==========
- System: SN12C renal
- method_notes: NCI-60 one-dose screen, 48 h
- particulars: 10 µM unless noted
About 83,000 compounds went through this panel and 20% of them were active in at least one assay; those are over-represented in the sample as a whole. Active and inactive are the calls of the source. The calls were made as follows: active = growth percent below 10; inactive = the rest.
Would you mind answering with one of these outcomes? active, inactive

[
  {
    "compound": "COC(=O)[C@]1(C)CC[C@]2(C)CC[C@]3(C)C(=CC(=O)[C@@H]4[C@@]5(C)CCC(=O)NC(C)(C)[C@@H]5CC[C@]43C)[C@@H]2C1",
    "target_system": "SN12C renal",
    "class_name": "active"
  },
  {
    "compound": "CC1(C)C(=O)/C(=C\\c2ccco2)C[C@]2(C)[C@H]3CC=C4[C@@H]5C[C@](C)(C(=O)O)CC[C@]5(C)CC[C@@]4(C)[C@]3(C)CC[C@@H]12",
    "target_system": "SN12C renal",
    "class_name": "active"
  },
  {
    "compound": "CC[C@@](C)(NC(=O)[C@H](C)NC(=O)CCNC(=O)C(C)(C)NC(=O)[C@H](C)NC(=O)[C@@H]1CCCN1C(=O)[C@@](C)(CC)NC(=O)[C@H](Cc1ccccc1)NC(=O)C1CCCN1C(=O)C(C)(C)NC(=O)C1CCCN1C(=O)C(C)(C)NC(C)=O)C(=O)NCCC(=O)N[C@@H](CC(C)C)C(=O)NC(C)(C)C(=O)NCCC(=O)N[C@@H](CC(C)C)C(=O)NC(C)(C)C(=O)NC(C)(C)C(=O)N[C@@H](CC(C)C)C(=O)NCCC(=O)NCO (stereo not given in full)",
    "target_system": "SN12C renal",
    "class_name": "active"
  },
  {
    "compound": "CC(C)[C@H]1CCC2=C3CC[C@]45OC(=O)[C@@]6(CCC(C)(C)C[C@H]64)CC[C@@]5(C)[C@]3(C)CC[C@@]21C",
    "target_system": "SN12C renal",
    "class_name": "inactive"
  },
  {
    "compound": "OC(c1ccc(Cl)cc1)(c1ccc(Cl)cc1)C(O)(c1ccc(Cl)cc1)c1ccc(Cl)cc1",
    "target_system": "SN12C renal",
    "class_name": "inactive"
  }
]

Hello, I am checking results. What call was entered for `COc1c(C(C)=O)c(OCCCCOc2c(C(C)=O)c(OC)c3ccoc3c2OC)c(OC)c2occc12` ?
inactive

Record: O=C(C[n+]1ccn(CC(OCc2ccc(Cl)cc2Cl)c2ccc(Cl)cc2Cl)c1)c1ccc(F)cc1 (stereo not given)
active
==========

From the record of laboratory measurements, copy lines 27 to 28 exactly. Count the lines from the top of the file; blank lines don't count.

  {
    "compound": "OC(c1ccc(Cl)cc1)(c1ccc(Cl)cc1)C(O)(c1ccc(Cl)cc1)c1ccc(Cl)cc1",